Planogram 101

What is a planogram?

planogram is an illustration or blueprint usually in the form of a photographic-quality picture, depicting where products should be placed on fixtures (shelves, pegboards, and palettes, etc.) in a retail store. It shows where the products are placed and how many products wide, high, and deep are required.


The consumer packaged goods market has become a competitive and complex environment. Consumer lifestyles have become increasingly fragmented. Media and advertising opportunities have proliferated. Retailers have both consolidated and expanded to meet competitive needs. All-combined, these trends have created a complicated business and marketing landscape.
As consumers become active in more and more activities, they have less and less time available to shop in stores. Seizing the opportunity to create one-stop shopping environments to facilitate this experience, retailers have reacted by increasing store size to increase product assortments and categories. Super Centers, Mass Merchandisers, and larger grocery and drug outlets have resulted.
With larger product assortments, additional categories, and more space for consumers to navigate, it is vital for retailers and vendors to direct and influence the consumer’s purchases constructively. Focused-planogramming is the primary vehicle to accomplish this aim.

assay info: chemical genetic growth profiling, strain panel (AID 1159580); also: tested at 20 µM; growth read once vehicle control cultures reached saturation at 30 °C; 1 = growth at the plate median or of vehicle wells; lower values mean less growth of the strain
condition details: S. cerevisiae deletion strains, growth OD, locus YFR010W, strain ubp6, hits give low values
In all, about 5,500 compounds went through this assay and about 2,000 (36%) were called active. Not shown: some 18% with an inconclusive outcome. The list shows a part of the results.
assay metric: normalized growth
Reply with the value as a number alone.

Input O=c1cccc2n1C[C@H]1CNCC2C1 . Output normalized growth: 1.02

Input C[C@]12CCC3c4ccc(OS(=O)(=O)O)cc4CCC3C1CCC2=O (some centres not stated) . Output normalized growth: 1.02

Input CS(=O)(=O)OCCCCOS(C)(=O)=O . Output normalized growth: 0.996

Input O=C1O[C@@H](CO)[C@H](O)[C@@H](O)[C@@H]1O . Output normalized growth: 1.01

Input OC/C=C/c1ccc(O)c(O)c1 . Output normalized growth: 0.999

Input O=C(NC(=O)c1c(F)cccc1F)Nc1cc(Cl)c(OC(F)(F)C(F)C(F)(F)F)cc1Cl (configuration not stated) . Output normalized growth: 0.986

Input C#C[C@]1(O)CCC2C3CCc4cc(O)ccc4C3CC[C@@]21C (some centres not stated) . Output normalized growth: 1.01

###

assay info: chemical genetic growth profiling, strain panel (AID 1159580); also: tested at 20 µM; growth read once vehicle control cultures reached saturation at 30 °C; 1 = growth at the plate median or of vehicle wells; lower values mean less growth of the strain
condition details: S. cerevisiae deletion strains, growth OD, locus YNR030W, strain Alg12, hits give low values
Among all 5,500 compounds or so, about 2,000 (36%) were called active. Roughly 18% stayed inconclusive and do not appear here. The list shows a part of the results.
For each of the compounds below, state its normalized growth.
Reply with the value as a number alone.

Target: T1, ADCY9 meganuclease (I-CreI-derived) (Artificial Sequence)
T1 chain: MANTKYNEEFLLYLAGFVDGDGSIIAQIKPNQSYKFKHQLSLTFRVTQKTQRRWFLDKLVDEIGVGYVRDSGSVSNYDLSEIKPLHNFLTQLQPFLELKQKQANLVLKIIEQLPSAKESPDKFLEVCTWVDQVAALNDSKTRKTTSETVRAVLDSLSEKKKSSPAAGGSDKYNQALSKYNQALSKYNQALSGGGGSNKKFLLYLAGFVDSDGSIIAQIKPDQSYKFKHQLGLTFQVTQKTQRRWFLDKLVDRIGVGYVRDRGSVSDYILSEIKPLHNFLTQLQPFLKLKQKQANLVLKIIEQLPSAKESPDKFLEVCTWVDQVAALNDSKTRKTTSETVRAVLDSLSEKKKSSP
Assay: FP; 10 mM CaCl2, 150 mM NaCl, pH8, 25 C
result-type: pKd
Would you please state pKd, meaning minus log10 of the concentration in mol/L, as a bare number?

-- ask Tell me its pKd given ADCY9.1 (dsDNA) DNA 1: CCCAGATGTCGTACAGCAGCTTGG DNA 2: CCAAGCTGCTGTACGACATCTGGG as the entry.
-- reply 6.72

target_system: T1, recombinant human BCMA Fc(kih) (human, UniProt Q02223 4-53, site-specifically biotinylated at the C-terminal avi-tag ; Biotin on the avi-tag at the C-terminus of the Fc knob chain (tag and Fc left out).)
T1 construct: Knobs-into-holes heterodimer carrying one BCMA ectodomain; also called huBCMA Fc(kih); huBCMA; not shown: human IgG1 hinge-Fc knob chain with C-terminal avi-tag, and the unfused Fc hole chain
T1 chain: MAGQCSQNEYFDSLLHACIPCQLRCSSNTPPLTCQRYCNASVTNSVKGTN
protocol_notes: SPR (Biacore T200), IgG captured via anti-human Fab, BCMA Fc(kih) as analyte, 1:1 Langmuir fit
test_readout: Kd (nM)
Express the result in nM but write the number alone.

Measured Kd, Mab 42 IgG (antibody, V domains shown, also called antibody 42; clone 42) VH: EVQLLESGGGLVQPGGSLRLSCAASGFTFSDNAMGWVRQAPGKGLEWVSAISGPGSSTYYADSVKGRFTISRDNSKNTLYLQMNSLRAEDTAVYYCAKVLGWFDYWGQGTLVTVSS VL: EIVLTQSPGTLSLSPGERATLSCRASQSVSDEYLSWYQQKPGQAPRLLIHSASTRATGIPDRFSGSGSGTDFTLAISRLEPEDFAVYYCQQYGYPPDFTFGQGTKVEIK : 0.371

Providing a computer-generated, scaled-version of how a section should look:

  • Reduces the time it takes to build the set in-store
  • Improves customer satisfaction by making it easier to shop shelves that are organized and visually-appealing
  • Enables better management of inventory by allocating shelf space and facings based on movement which, in turn, reduces of out-of-stocks
  • Influences customer behavior like trade-up and impulse purchases resulting in increased purchases and higher register rings


Proper planogram design will influence 5 major in-store shopping decisions:

  1. Planned Category: When a consumer knows they need a product, but has not considered product variation, e.g. bottled water is the requirement, but the size, quantity, and flavor may not be decided until the consumer is in front the section.
  2. Impulse: A consumer does not plan on buying an item, but selects it on impulse after seeing it displayed
  3. Substitution: A consumer intended to purchase Brand A, but smart planogramming directed the consumer to Brand B, which is presented as a better value. A properly-merchandised planogram can influence trade-up or trade-down purchases.